ó It used to be that Susan Beck had to go see her doctor to
get a check on her heart failure symptoms.
Ray Benza can check on her condition everyday, without Beck
leaving her Ingram, Pa., home.
implanted in Beckís pulmonary artery generates data about
arterial pressure levels, a key indicator of whether her heart
failure is worsening, and transmits the information for the
takes less than five minutes," said Beck, 58, a former
lab worker who is one of 20 patients to be enrolled in a new,
federally supported clinical trial at Allegheny Health Network
focusing on the remote monitoring of right-sided heart failure
caused by pulmonary arterial hypertension.
Benza ó director of the networkís advanced heart failure,
transplantation, mechanical circulatory support and pulmonary
hypertension program ó said the goal is to help patients
better manage heart failure so their health doesnít
deteriorate and they donít require costly hospital stays.
arterial hypertension is a severe narrowing of the arteries
that carry blood from the right side of the heart to the lung.
This leads to right-sided heart failure and death. Heart
failure is the inability to pump as much blood as the body
needs and, depending on contributing factors, can be
right-sided, left-sided or both.
remote monitoring, Dr. Benza said, he can make medication
changes before patients know their condition, often
characterized by fluid buildup in the lungs and shortness of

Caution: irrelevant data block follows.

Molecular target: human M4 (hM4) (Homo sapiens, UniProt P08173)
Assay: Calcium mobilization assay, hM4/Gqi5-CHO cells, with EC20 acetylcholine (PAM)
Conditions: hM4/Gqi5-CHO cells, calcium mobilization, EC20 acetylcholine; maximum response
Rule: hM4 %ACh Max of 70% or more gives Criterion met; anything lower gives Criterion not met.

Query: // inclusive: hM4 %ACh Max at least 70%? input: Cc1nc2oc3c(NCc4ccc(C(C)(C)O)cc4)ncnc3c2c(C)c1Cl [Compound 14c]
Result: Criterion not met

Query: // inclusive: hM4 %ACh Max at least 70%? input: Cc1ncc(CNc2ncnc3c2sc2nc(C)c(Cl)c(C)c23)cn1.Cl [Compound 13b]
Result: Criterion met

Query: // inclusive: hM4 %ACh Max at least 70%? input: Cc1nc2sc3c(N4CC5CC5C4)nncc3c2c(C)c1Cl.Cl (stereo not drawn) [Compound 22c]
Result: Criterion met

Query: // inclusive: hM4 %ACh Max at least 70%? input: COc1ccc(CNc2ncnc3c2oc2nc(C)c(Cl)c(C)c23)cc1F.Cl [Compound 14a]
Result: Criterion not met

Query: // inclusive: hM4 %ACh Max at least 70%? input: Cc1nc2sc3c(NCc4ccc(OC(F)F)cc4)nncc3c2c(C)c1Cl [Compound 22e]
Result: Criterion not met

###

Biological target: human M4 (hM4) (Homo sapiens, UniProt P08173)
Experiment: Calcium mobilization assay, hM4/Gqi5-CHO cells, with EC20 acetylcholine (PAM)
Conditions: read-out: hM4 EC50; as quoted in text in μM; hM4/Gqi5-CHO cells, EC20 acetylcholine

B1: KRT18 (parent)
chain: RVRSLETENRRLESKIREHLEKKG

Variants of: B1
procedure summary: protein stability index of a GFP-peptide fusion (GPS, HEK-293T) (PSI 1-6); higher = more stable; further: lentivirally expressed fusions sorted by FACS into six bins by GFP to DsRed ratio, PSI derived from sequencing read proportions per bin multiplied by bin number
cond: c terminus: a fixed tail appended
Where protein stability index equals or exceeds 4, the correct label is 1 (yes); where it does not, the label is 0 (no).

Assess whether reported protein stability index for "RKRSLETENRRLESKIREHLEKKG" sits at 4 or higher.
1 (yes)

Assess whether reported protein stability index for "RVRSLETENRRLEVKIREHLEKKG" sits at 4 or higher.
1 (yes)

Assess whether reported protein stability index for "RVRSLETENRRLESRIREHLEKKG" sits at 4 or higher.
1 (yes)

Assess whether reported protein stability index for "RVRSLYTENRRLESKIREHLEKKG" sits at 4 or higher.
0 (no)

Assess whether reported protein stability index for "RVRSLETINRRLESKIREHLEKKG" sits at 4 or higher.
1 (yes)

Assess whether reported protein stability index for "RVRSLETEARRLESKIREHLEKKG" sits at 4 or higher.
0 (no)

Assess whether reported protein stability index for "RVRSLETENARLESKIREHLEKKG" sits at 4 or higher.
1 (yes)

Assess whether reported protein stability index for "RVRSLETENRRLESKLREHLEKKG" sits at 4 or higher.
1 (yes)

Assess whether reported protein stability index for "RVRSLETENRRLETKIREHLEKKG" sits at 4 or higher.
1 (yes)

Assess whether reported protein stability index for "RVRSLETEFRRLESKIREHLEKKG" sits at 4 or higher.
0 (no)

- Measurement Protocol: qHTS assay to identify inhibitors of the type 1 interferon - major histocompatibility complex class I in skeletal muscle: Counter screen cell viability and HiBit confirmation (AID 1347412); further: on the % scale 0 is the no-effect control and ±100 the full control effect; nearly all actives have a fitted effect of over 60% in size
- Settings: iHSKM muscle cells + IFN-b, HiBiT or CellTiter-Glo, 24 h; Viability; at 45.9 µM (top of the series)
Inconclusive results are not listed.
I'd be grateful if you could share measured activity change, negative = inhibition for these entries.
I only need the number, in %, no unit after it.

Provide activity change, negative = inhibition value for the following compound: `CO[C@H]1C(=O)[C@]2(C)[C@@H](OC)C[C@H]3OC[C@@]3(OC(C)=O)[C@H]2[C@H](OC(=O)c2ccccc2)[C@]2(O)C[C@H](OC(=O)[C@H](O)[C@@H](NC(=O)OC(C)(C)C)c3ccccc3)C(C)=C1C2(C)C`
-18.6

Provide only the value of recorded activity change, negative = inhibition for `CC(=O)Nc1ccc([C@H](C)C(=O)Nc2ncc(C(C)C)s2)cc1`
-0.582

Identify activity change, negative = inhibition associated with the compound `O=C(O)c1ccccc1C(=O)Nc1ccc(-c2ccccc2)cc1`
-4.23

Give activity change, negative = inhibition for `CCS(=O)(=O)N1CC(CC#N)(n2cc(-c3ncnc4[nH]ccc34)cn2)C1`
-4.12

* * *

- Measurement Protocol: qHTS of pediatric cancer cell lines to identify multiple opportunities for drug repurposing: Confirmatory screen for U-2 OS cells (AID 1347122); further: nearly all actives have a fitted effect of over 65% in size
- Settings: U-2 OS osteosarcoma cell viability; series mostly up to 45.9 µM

breath, is worsening.
lung is such a tremendous reservoir that it can hold a lot of
fluid before the patient becomes symptomatic," he said.
sensor system, known as CardioMEMS and made by St. Jude
Medical of St. Paul, Minn., previously was evaluated in a
study of 550 patients with various types of heart failure.
That study involved researchers, including Dr. Benza, from 63
institutions. The study found that the device helped to reduce
the risk of a heart failure-related hospitalization by as much
as 37 percent.
Bungard, 64, of Harrison, Pa., participated in that study and
still has the sensor, which continues to transmit a daily
pressure reading for Dr. Benza to review.
itís too high, heíll call me and heíll adjust my
medication," said Bungard, 64, a retired nurse.
who has had heart failure for eight or nine years, said she
believes the sensor, implanted about six years ago, has been
effective. She said sheís been hospitalized only a couple of
times since getting the sensor, compared to more frequent
hospitalizations in the years before that.
current, smaller trial involves only patients who have
pulmonary hypertension and right-sided heart failure. Beck
received the sensor Aug. 27 during a cardiac catheterization.
morning, Beck lies on a special pillow. An antenna in the
pillow enables the sensor to transmit arterial pressure data
to Dr. Benza.
monitoring can prevent future hospital stays, "thatís
great," Beck said. But she also hopes the sensor will
minimize the future need for invasive and costly cardiac
catheterizations, a procedure often used to assess people with
ago, Beck went to the hospital with fatigue and severe
shortness of breath. But with medication, she said, sheís
noticed a world of difference.
ill, and I know Iím ill, but I donít feel ill," she